The 2008 Data Center Demonstration project is the first of its kind to apply actual technologies and best practices in many areas at once to real-world commercial data center operations, IT equipment, and site infrastructure. Facilitated by the Silicon Valley Leadership Group, the project's goal was to demonstrate emerging and available technologies for data center operations; to determine if the improvements correlate with the energy projections in the Environmental Protection Agency's (EPA) report to Congress; and to encourage adoption of these technologies. The resulting Data Center Energy Forecast report shows that data centers can save up to 55% of energy costs by implementing technologies available today.
Evaluating Energy-Saving Scenarios
In 2007, the EPA released a report assessing energy efficiency opportunities for U.S. data centers. The Report to Congress on Server and Data Center Energy Efficiency (PDF 2.5 MB) outlines the energy use of U.S. data centers; opportunities and challenges in making data centers more energy efficient; and makes recommendations for near and long-term improvements. Download Adobe Reader.
The report presents three scenarios for potential electricity savings based on different levels of technology and best practices implementation:
- "Improved operation" includes improvements that are no or low cost, such as eliminating unused servers, enabling power management on servers, and improving airflow. Potential electricity savings = more than 20%
- "Best practice" includes adopting energy-efficient servers, moderately consolidating servers and storage, and boosting site infrastructure improvements by 70% (transformers, UPS, chillers, fans, pumps). Potential electricity savings = up to 45%
- "State of the art" includes aggressively consolidating servers and storage; enabling power management at the data center level of applications, servers, and equipment; and improving site infrastructure efficiency by up to 80%, including the use of liquid cooling and combined heat and power. Potential electricity savings = up to 55%.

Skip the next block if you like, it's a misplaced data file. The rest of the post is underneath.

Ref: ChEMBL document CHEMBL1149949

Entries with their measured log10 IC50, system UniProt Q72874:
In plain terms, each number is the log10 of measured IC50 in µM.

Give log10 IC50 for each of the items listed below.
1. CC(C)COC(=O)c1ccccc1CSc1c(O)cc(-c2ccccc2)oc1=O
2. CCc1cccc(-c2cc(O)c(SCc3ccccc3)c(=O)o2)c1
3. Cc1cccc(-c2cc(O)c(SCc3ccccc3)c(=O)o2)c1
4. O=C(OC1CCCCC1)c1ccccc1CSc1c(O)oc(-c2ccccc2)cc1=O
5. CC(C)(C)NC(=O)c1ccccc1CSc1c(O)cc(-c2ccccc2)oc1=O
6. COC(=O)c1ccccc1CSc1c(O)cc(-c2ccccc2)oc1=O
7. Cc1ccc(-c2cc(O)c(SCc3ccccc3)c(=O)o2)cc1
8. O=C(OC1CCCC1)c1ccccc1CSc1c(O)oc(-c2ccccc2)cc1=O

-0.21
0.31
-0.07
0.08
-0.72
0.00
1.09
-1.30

The chart below projects current electricity use against the different energy efficiency scenarios from 2007 through 2011.
Source: The Report to Congress on Server and Data Center Energy Efficiency, 2007
Testing in Real-World Data Centers
The Data Center Demonstration project was initiated by the Silicon Valley Leadership Group, with participation by Lawrence Berkeley National Laboratory (LBNL) and support from the California Energy Commission. The project implemented 11 technology initiatives suggested in the EPA report, focusing on operations such as cooling, power distribution, consolidation, and optimization, and yielded 17 case studies. Read about the technologies and resulting energy, cost, and emissions savings in the Data Center Energy Forecast report.
A select group of data center operators hosted the technology initiatives within their facilities, and documented the energy savings and performance results. Partners and sponsors supplied equipment, technical expertise, and funding for the demonstrations. LBNL, DOE's principal research laboratory on data center efficiency, provided technical expertise and evaluation in one of the major demonstrations involving assessment of modular cooling systems, termed the "chill-off".
William Tschudi, LBNL program manager for data center energy efficiency, emphasizes the value of the project: "This series of demonstration projects illustrates very well that the opportunity for efficiency improvement lies in all areas of the computing and infrastructure chain. It also represents an unprecedented commitment from the companies that participated since they essentially self-selected the technologies to demonstrate, funded the implementation of the projects, and were very open in sharing results. The results show that projections in the EPA report to Congress are attainable and this is giving the industry added incentive to make changes."
Visit LBNL's Data Center Energy Management Web site.
Knowledge is Power
The project presents a wide range of technology case studies to help companies identify solutions to reduce energy use in their data centers. The studies conclude that best practice levels defined in the EPA report are achievable in all types of data centers. Future demonstration projects will implement novel IT and advanced cooling and power distribution technologies. DOE's Save Energy Now will help inform data center operators about the results of the project so that the solutions demonstrated in the Silicon Valley Leadership Group's project can be more widely deployed.